Restaurant Productivity: Why are we always left behind?

9th August 2013, By

As that know me, would agree that I am a foodie and I love traveling all around the world trying various interesting delights. I was recently there at newly re-opened Pizza Express at Colaba, Mumbai, along with some of my friends over dinner.

One of the trends that has caught on with the hospitality / QSR (quick service restaurants) industry has been that of an open kitchen, your customers want to see how food turns into delights, as far as what I can remember, it was McDonalds that started it in a limited way and then there have been several adopters including Mad Over Donuts, Juice Zone and Starbucks as recent.

A lot of people are fascinated and curious to know what going on behind the kitchen counters and open kitchens help them know more about the kitchen operations and how their food is being prepared. The surprising aspect is that a Pizza Express store at Oxford Street has barely 6 to 8 people in their kitchen whereas the Indian Pizza Express store here at Colaba has more than 25 people.

Now one would wonder that why does an Indian Pizza Express store have more than 3x the people, although by all means the Oxford Street store has a lot more sales. The difference that we essentially see is that, labour in India is cheap, but as they say, you get what you pay for and hence you dont find them to be very conservant or business savvy.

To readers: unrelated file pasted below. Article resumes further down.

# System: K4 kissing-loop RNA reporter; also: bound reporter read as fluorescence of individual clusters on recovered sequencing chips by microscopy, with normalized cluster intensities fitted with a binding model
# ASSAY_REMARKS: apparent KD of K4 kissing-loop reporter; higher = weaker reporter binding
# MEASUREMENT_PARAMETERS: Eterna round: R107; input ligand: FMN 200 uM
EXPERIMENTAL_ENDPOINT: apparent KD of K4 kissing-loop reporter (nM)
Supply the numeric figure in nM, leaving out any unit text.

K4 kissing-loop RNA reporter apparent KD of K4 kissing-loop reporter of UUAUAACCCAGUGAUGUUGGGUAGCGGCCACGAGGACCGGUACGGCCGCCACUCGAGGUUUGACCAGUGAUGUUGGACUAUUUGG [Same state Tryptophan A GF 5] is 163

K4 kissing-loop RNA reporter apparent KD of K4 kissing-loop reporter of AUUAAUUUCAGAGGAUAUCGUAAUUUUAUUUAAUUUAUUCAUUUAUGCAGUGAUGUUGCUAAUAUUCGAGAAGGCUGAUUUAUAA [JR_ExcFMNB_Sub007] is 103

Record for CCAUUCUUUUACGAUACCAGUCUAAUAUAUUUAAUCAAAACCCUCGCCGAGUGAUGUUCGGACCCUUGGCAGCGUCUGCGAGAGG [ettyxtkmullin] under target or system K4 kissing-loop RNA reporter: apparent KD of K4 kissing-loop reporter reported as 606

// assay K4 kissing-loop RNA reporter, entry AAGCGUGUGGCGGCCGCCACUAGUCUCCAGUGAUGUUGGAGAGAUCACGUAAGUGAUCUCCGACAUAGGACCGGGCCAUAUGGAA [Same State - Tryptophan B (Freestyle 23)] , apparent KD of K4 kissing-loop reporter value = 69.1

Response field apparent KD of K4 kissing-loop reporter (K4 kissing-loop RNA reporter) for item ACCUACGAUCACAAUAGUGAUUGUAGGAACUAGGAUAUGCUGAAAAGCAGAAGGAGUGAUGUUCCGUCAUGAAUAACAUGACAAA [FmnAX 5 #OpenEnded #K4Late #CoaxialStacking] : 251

While in India, we also feel that managerial resources find it difficult to accept all types of jobs and are quite class conscious, this is what really impedes growth, as they would deny various types of jobs offered to them, for example, a manager would not be comfortable doing dishes or mopping up, hence as a restaurateur needs to hire several people, although some might be pretty much supervising.

Indian restaurant / F and B industry needs to invest in training, newer brands that may experience success may not prefer to invest in training their power, hence retention is a challenge.

Ofcourse, this is all changing as India goes through one of the worst inflationary times and the cost of living getting eroded by the day, understanding this is one of my favourite and most widespread brands, Cafe Coffee Day.

Cafe Coffee Day is definitely an outlier, apart from the occasional bad experiences one may have, where CCD runs out of water, ice or paper napkins. CCD has some of best staff ever, akin to McDonalds, which has invested heavily in building training systems and a growth plan for their associates. This ensures that the staff not only keeps getting better and better at what they do, but they also stay longer with an organisation. BTW, at Way2Franchise, being master franchisees and an investor in a few brands, we too plan to keep strengthening our workforce, more on that in the coming posts.

Are Indian food franchises listening?